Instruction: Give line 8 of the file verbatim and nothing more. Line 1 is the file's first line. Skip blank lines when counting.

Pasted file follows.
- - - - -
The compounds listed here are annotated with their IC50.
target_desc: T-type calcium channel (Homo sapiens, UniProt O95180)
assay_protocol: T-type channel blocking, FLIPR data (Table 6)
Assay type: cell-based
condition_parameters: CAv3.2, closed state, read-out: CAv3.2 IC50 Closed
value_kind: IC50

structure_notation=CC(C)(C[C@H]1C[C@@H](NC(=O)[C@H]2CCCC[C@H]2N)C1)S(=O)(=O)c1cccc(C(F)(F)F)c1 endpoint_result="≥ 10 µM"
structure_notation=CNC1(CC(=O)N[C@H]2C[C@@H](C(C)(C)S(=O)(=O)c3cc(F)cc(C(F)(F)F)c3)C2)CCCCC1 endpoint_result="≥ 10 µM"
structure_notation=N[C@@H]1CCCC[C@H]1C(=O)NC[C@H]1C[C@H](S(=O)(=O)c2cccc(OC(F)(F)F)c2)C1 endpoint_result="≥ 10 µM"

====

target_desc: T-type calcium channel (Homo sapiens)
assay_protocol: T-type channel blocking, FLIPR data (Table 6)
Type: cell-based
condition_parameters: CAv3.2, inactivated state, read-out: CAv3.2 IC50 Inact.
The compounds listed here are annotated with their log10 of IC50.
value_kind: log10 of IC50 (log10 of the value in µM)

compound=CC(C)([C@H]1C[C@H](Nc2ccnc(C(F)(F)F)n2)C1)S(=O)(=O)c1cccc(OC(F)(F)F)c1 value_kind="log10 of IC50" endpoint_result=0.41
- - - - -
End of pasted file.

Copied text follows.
structure_notation=CNC1(CC(=O)N[C@H]2C[C@@H](C(C)(C)S(=O)(=O)c3cc(F)cc(C(F)(F)F)c3)C2)CCCCC1 endpoint_result="≥ 10 µM"